Leisler's bat are Ireland's largest and are often found roosting in buildings
A COLD spring evening found myself and Harry in the beautiful town of Cashel. We arrived to a sky flushing pink with the setting sun and parked by the plaza. We were here to meet the local girl guides and we were taking them on a bat walk.
This walk had been planned a few years ago but the little matter of the pandemic put the walk on hold. We were delighted to be finally meeting the group and their enthusiastic leaders.
Despite the late hour the town was still very busy with a constant flow of traffic passing by. While we waited for it to get dark and bats to hopefully emerge we had a chat around bats found in Ireland. One of the girls was scared of bats and this was an honest and great place to start her journey with them.
This was a general introduction to the amazing world of bats as the girls had a busy day at school and did not need any more lessons. I first asked how many species of bats are found regularly in Ireland. There were various answers from one to “hopefully none” as this was from one of the girls who was terrified of bats.
The number of species is nine with two more very rare vagrants.
These have only been recorded once but bats are so under surveyed that who knows what species are out there waiting to be discovered.
Next we discussed the diet of bats. Bats in Ireland are insect eaters and catch up to 2500 insects each night. These can be tiny flies up to the larger moths and beetles. The smaller bats like the pipistrelle eat the mosquitoes and the larger Leisers dine on big moths and beetles.
Insects generally fly in greater numbers when the temperature rises above 10 degrees and the bats will be out feeding and you have a greater chance of observing them.
Each night bats eat tonnes of insects and this ecological control is one of bats main benefits in the environment.
With the skies darker I handed out the bat detectors. These brilliant devices convert the normally inaudible bat echolocation calls into something we can hear. With lots of practice and patience and taking into account habitat and flight you can start to tell the different species apart.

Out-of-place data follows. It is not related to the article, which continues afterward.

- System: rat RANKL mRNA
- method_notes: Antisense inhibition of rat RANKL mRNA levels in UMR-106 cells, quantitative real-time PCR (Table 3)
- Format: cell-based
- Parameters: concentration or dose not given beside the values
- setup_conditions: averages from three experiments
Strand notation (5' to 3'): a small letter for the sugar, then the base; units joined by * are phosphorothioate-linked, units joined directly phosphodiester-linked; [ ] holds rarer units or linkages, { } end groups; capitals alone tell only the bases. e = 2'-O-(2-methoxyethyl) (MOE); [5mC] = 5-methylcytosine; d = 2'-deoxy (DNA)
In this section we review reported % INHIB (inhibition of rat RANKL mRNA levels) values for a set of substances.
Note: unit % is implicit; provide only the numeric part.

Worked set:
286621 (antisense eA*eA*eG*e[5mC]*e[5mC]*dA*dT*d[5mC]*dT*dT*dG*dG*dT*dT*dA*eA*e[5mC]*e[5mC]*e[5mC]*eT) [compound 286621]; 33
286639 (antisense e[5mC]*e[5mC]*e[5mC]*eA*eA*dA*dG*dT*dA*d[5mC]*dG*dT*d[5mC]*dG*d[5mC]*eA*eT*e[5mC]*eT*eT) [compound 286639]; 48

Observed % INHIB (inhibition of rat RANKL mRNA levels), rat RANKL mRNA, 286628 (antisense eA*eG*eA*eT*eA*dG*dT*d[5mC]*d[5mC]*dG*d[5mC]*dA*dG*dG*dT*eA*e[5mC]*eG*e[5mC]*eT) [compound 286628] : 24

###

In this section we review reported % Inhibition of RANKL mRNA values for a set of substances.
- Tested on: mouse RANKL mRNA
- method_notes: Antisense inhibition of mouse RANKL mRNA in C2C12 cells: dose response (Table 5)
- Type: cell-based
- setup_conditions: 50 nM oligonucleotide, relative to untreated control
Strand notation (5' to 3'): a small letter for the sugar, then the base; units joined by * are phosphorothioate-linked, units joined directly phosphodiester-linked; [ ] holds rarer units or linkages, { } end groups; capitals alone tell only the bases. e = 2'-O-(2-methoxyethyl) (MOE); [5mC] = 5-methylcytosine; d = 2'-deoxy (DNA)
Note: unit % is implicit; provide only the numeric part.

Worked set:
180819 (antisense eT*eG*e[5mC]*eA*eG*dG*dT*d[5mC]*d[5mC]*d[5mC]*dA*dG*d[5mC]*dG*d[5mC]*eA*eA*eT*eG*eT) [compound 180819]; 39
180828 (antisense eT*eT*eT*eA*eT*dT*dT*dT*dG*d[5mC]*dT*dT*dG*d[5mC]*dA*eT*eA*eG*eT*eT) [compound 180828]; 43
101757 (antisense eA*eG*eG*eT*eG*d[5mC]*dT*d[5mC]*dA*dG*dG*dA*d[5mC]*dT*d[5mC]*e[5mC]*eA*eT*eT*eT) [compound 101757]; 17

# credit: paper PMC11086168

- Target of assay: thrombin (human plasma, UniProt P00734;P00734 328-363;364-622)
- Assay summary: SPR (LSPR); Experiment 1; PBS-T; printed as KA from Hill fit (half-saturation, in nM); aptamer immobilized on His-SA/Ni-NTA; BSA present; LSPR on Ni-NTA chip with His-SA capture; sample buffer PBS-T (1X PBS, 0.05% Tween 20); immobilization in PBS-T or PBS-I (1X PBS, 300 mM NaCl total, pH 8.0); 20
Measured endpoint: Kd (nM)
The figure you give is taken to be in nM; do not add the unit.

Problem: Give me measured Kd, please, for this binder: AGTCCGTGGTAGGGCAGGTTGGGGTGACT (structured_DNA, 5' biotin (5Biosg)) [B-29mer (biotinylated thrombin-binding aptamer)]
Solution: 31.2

We walked along a quiet street that was well lit. There was a side street and it looked promising for bats and we planned to return later on. The church in itself is impressive but one side of the grounds has been completely lit up but powerful lights.
We went around to the darker side and there is also mature yew and beech trees. The girls went to investigate a massive yew tree and suddenly they all came out screaming. They had disturbed a roosting woodpigeon and it was a lively and fun start to bat watching.
Our first bat was spotted by one of the leaders and it flew around just above our heads. The girls were all screaming and giggling and hugging the ground.
But they started to lose their fear and by the end of the night they were all standing firmly on their feet. The calls of the bats were loud and clear through the detectors and they were busy feeding after a long day of sleeping.
The bats must be roosting nearby and are probably in the belfry of the church. It is so important that lights are not placed anywhere near this amazing bat habitat.
We tried the street that I thought might be good for bats but unfortunately it was completely lit up.
Thanks to the all the leaders and girl guides for their interest and enthusiasm in discovering bats.
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